Additionally, the center will offer community and event spaces for multiple uses, choral and instrumental practice spaces, including a drum room, and a technical shop for building and assembling sets. As part of the overall project, a new quad will be created in the middle of campus, redirecting parking and traffic to the perimeter.

“I think the Arts Department is strong right now. We have students who are doing amazing things creatively,” Visual Arts Chair Andrew Richards said during the ceremony. “I’m really excited to see this project get underway.”

In her remarks, Performing Arts Chair Jennifer Wojcik, Ph.D., noted that she was happy to see her former and current students at the event, which provided an opportunity to “celebrate together what’s going to be the next generation of the arts for our school, for our family.”

“There are a lot of other people I want to thank for getting us this far,” Becker said, recognizing  S/L/A/M Collaborative, which designed the new building; O&G, the construction manager for the project; the Town of Washington, its land-use boards and the Historic District Commission, and neighbors of the school, who have supported the project, and Edgar Auchincloss ’82 P’12, Vice President of People’s United Bank, which has been a great partner of the school for many years.

Becker also recognized Gerrit Vreeland ’61, Chairman of the Board of Trustees, and Vice Chairman Jonathan M. Estreich P’06, who joined him on the dais and participated in the actual groundbreaking, for their leadership and support. He thanked the team at the school, including Chief Financial Officer Bill Zekas; Project Manager Michel Williams; Assistant Head of School Seth Low, and the Alumni & Development Office, and particularly Sean Brown P’21, Director, and Kiersten Marich, Director of Leadership Giving, for their tireless efforts to raise the funds for the project. “We’re well past $16 million toward this $22 million goal,” Becker said.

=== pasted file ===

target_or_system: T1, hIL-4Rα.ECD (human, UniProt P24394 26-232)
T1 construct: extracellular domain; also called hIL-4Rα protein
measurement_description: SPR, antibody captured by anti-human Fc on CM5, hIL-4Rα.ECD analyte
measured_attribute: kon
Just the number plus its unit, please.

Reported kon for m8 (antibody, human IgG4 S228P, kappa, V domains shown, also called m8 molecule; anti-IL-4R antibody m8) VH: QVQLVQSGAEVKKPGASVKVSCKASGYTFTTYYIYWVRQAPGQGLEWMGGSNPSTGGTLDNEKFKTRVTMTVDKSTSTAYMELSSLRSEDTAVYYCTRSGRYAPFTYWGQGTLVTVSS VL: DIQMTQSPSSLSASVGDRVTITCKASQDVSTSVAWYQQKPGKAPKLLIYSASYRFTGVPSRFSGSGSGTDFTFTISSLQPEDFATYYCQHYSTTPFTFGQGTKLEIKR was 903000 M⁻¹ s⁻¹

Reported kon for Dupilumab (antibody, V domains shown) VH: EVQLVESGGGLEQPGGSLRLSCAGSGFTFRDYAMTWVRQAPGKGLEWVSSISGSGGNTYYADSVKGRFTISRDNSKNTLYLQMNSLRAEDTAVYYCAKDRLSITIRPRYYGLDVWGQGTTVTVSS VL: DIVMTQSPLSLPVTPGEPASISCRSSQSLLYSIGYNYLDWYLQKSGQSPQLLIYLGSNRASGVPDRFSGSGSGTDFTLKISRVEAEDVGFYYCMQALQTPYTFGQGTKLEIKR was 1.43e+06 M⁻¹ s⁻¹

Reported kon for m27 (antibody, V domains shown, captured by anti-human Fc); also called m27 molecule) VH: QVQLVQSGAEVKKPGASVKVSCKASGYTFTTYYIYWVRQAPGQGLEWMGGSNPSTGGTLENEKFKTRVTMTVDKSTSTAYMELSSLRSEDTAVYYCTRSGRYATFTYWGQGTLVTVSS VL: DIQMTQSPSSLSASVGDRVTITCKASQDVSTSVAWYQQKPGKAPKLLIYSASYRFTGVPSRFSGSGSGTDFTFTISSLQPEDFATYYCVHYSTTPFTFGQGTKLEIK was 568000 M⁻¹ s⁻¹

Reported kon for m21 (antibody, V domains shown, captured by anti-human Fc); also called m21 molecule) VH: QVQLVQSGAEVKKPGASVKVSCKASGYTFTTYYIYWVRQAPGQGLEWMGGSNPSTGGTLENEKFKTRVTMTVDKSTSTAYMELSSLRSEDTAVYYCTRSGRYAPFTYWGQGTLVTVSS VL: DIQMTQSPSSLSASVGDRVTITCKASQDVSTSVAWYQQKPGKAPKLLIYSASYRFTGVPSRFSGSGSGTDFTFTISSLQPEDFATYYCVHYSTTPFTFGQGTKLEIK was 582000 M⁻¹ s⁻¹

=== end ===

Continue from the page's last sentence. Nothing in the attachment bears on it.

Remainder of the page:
The project would not have been possible financially without Perakos and three lead donors who were unable to attend the groundbreaking: Steve and Jon Tisch, longtime benefactors of the school, who stepped up to provide the largest gift in the school’s history in May 2017; and Dick Colton, a patron of the arts and philanthropist, who expressed an interest five years ago in doing something for the visual arts at The Gunnery, and now the visual arts wing will be named for him.

The Town of Washington has a long history of nurturing and attracting artists and writers, who have perhaps been inspired by the same rolling hills and winding river valleys that surround The Gunnery campus. Painters, ceramicists, wood carvers, photographers, sculptors, dancers, poets, writers, actors and architects have all left their creative stamp on this quaint yet vibrant New England town. The school’s relationship with local arts organizations such as Pilobolus, Litchfield Performing Arts and ASAP! are only expected to flourish with the completion of the new Arts and Community Center.
 
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Founded in 1850 by abolitionist, educator, and outdoorsman Frederick Gunn, The Gunnery is a coeducational college preparatory boarding and day school for students in grades 9 through 12/post-graduate. Dedicated teacher-mentor-coaches challenge students to reach their full potential in a home-like setting where character and citizenship are valued as much as intellect and achievement. Individualized attention and high expectations help young learners develop not only the skills and confidence they will need in college, but also the moral compass and love of learning that will serve them well in life. The school attracts ambitious, academically curious students who will both shine as unique individuals and thrive as contributing members of a deeply connected community. By the time they graduate, Gunnery students have become well rounded, grounded young adults with a sharpened sense of who they are and who they want to become.